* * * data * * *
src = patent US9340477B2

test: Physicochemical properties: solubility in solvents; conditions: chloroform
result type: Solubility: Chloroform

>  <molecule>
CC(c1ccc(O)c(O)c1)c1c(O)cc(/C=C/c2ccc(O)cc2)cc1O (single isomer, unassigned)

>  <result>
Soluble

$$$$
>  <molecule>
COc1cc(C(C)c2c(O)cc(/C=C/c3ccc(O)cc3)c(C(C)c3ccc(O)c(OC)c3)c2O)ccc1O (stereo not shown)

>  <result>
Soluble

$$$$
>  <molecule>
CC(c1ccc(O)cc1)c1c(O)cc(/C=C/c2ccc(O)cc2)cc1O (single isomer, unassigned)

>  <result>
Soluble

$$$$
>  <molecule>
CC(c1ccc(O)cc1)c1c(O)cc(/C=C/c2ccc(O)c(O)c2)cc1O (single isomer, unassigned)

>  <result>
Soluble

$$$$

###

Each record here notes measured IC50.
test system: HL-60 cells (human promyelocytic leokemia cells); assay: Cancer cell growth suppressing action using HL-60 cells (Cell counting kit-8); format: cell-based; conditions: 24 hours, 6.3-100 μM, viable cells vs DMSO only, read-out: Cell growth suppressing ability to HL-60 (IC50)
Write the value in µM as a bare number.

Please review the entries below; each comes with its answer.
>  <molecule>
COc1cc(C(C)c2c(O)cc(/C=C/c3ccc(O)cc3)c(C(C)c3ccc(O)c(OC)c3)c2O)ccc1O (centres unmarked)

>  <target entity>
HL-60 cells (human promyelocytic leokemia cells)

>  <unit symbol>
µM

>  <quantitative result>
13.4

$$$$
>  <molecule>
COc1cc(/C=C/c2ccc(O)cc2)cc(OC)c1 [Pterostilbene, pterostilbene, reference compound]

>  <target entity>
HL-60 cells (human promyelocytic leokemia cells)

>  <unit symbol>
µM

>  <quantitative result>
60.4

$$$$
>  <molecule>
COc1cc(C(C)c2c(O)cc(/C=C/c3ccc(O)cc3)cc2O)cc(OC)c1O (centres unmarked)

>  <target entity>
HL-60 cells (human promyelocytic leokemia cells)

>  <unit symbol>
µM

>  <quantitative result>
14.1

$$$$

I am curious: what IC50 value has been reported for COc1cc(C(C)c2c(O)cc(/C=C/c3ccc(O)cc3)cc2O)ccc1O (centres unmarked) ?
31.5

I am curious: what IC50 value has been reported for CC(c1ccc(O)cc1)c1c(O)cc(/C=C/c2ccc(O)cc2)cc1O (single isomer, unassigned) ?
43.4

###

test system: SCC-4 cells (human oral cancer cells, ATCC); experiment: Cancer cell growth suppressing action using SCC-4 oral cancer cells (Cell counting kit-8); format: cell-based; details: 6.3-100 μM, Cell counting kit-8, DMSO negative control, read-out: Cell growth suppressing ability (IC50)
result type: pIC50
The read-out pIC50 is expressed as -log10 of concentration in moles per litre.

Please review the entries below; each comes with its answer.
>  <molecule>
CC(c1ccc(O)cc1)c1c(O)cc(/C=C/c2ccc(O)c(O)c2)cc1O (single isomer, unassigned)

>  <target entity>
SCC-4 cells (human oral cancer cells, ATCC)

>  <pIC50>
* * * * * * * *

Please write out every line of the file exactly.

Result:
src = patent US9340477B2

test: Physicochemical properties: solubility in solvents; conditions: chloroform
result type: Solubility: Chloroform

>  <molecule>
CC(c1ccc(O)c(O)c1)c1c(O)cc(/C=C/c2ccc(O)cc2)cc1O (single isomer, unassigned)

>  <result>
Soluble

$$$$
>  <molecule>
COc1cc(C(C)c2c(O)cc(/C=C/c3ccc(O)cc3)c(C(C)c3ccc(O)c(OC)c3)c2O)ccc1O (stereo not shown)

>  <result>
Soluble

$$$$
>  <molecule>
CC(c1ccc(O)cc1)c1c(O)cc(/C=C/c2ccc(O)cc2)cc1O (single isomer, unassigned)

>  <result>
Soluble

$$$$
>  <molecule>
CC(c1ccc(O)cc1)c1c(O)cc(/C=C/c2ccc(O)c(O)c2)cc1O (single isomer, unassigned)

>  <result>
Soluble

$$$$

###

Each record here notes measured IC50.
test system: HL-60 cells (human promyelocytic leokemia cells); assay: Cancer cell growth suppressing action using HL-60 cells (Cell counting kit-8); format: cell-based; conditions: 24 hours, 6.3-100 μM, viable cells vs DMSO only, read-out: Cell growth suppressing ability to HL-60 (IC50)
Write the value in µM as a bare number.

Please review the entries below; each comes with its answer.
>  <molecule>
COc1cc(C(C)c2c(O)cc(/C=C/c3ccc(O)cc3)c(C(C)c3ccc(O)c(OC)c3)c2O)ccc1O (centres unmarked)

>  <target entity>
HL-60 cells (human promyelocytic leokemia cells)

>  <unit symbol>
µM

>  <quantitative result>
13.4

$$$$
>  <molecule>
COc1cc(/C=C/c2ccc(O)cc2)cc(OC)c1 [Pterostilbene, pterostilbene, reference compound]

>  <target entity>
HL-60 cells (human promyelocytic leokemia cells)

>  <unit symbol>
µM

>  <quantitative result>
60.4

$$$$
>  <molecule>
COc1cc(C(C)c2c(O)cc(/C=C/c3ccc(O)cc3)cc2O)cc(OC)c1O (centres unmarked)

>  <target entity>
HL-60 cells (human promyelocytic leokemia cells)

>  <unit symbol>
µM

>  <quantitative result>
14.1

$$$$

I am curious: what IC50 value has been reported for COc1cc(C(C)c2c(O)cc(/C=C/c3ccc(O)cc3)cc2O)ccc1O (centres unmarked) ?
31.5

I am curious: what IC50 value has been reported for CC(c1ccc(O)cc1)c1c(O)cc(/C=C/c2ccc(O)cc2)cc1O (single isomer, unassigned) ?
43.4

###

test system: SCC-4 cells (human oral cancer cells, ATCC); experiment: Cancer cell growth suppressing action using SCC-4 oral cancer cells (Cell counting kit-8); format: cell-based; details: 6.3-100 μM, Cell counting kit-8, DMSO negative control, read-out: Cell growth suppressing ability (IC50)
result type: pIC50
The read-out pIC50 is expressed as -log10 of concentration in moles per litre.

Please review the entries below; each comes with its answer.
>  <molecule>
CC(c1ccc(O)cc1)c1c(O)cc(/C=C/c2ccc(O)c(O)c2)cc1O (single isomer, unassigned)

>  <target entity>
SCC-4 cells (human oral cancer cells, ATCC)

>  <pIC50>